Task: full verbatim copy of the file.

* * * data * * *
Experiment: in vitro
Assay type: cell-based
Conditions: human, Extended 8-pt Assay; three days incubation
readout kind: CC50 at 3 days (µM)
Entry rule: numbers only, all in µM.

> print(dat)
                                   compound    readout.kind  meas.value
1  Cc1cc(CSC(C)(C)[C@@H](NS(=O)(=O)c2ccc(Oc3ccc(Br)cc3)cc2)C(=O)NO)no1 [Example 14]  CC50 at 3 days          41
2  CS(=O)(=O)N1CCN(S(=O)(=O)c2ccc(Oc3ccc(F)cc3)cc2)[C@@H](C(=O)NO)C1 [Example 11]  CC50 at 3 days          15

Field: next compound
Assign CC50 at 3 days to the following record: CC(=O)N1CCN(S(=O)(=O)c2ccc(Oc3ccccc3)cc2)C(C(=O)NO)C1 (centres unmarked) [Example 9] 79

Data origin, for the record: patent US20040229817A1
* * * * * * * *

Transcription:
Experiment: in vitro
Assay type: cell-based
Conditions: human, Extended 8-pt Assay; three days incubation
readout kind: CC50 at 3 days (µM)
Entry rule: numbers only, all in µM.

> print(dat)
                                   compound    readout.kind  meas.value
1  Cc1cc(CSC(C)(C)[C@@H](NS(=O)(=O)c2ccc(Oc3ccc(Br)cc3)cc2)C(=O)NO)no1 [Example 14]  CC50 at 3 days          41
2  CS(=O)(=O)N1CCN(S(=O)(=O)c2ccc(Oc3ccc(F)cc3)cc2)[C@@H](C(=O)NO)C1 [Example 11]  CC50 at 3 days          15

Field: next compound
Assign CC50 at 3 days to the following record: CC(=O)N1CCN(S(=O)(=O)c2ccc(Oc3ccccc3)cc2)C(C(=O)NO)C1 (centres unmarked) [Example 9] 79

Data origin, for the record: patent US20040229817A1